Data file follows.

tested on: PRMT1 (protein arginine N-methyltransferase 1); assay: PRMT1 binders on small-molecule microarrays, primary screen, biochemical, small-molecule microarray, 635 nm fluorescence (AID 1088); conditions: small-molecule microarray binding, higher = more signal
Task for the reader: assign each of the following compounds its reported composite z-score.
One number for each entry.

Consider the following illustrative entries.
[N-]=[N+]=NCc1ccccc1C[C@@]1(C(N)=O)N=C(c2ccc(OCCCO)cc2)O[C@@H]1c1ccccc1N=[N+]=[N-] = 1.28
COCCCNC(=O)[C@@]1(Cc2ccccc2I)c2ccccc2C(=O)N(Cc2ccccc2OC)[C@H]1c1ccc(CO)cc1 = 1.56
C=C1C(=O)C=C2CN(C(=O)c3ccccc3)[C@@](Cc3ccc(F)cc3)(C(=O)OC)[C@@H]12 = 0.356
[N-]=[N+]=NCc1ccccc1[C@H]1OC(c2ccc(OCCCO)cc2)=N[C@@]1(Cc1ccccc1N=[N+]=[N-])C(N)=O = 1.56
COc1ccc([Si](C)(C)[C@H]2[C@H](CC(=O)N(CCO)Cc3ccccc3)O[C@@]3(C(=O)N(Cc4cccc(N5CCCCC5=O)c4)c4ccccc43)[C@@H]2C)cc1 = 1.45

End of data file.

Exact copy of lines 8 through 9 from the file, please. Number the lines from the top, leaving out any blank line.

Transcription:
[N-]=[N+]=NCc1ccccc1[C@H]1OC(c2ccc(OCCCO)cc2)=N[C@@]1(Cc1ccccc1N=[N+]=[N-])C(N)=O = 1.56
COc1ccc([Si](C)(C)[C@H]2[C@H](CC(=O)N(CCO)Cc3ccccc3)O[C@@]3(C(=O)N(Cc4cccc(N5CCCCC5=O)c4)c4ccccc43)[C@@H]2C)cc1 = 1.45